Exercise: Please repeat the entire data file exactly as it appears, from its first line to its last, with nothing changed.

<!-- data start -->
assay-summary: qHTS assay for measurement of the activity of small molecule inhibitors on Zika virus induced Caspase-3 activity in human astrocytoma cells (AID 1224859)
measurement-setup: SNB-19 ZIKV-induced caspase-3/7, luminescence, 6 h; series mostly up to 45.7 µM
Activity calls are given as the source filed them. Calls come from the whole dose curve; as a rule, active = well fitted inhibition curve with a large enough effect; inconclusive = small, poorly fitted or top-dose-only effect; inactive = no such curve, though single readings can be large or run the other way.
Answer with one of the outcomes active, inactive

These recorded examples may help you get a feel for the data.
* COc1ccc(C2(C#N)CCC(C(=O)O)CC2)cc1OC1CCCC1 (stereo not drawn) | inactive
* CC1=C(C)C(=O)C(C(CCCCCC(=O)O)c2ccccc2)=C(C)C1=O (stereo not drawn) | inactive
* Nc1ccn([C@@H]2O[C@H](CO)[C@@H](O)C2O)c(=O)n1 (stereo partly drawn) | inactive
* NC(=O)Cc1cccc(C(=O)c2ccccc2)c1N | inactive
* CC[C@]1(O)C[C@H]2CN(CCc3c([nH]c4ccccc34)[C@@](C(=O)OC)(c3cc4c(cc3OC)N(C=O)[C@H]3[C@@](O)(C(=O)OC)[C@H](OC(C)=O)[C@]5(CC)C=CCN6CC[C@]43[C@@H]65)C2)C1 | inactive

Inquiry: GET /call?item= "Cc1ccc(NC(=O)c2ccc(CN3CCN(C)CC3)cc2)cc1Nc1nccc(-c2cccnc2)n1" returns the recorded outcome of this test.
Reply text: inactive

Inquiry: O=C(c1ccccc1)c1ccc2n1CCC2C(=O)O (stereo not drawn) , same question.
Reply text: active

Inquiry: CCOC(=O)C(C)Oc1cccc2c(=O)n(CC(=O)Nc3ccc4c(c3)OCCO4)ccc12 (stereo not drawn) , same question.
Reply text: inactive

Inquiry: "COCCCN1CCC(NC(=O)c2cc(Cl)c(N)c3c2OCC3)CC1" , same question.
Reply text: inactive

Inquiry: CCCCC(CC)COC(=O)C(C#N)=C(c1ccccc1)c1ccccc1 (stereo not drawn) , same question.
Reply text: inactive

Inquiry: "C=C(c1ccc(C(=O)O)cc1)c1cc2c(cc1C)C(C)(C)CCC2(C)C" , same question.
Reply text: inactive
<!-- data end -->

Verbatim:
assay-summary: qHTS assay for measurement of the activity of small molecule inhibitors on Zika virus induced Caspase-3 activity in human astrocytoma cells (AID 1224859)
measurement-setup: SNB-19 ZIKV-induced caspase-3/7, luminescence, 6 h; series mostly up to 45.7 µM
Activity calls are given as the source filed them. Calls come from the whole dose curve; as a rule, active = well fitted inhibition curve with a large enough effect; inconclusive = small, poorly fitted or top-dose-only effect; inactive = no such curve, though single readings can be large or run the other way.
Answer with one of the outcomes active, inactive

These recorded examples may help you get a feel for the data.
* COc1ccc(C2(C#N)CCC(C(=O)O)CC2)cc1OC1CCCC1 (stereo not drawn) | inactive
* CC1=C(C)C(=O)C(C(CCCCCC(=O)O)c2ccccc2)=C(C)C1=O (stereo not drawn) | inactive
* Nc1ccn([C@@H]2O[C@H](CO)[C@@H](O)C2O)c(=O)n1 (stereo partly drawn) | inactive
* NC(=O)Cc1cccc(C(=O)c2ccccc2)c1N | inactive
* CC[C@]1(O)C[C@H]2CN(CCc3c([nH]c4ccccc34)[C@@](C(=O)OC)(c3cc4c(cc3OC)N(C=O)[C@H]3[C@@](O)(C(=O)OC)[C@H](OC(C)=O)[C@]5(CC)C=CCN6CC[C@]43[C@@H]65)C2)C1 | inactive

Inquiry: GET /call?item= "Cc1ccc(NC(=O)c2ccc(CN3CCN(C)CC3)cc2)cc1Nc1nccc(-c2cccnc2)n1" returns the recorded outcome of this test.
Reply text: inactive

Inquiry: O=C(c1ccccc1)c1ccc2n1CCC2C(=O)O (stereo not drawn) , same question.
Reply text: active

Inquiry: CCOC(=O)C(C)Oc1cccc2c(=O)n(CC(=O)Nc3ccc4c(c3)OCCO4)ccc12 (stereo not drawn) , same question.
Reply text: inactive

Inquiry: "COCCCN1CCC(NC(=O)c2cc(Cl)c(N)c3c2OCC3)CC1" , same question.
Reply text: inactive

Inquiry: CCCCC(CC)COC(=O)C(C#N)=C(c1ccccc1)c1ccccc1 (stereo not drawn) , same question.
Reply text: inactive

Inquiry: "C=C(c1ccc(C(=O)O)cc1)c1cc2c(cc1C)C(C)(C)CCC2(C)C" , same question.
Reply text: inactive